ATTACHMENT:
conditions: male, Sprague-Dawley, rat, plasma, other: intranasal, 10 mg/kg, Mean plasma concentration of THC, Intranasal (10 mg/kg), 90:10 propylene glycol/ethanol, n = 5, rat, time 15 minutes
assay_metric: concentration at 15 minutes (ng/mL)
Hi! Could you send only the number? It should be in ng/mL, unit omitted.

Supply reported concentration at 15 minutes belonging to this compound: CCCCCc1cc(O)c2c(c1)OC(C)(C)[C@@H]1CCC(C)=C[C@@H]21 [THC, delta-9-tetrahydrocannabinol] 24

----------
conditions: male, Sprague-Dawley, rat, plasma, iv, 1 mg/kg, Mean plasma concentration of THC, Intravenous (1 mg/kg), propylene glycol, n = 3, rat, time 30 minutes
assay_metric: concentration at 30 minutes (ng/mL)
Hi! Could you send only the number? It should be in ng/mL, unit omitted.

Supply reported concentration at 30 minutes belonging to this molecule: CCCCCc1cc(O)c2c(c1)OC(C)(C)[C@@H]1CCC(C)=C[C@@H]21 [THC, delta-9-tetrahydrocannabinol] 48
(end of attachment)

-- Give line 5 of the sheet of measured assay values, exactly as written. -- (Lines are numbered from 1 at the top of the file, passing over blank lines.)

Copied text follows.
----------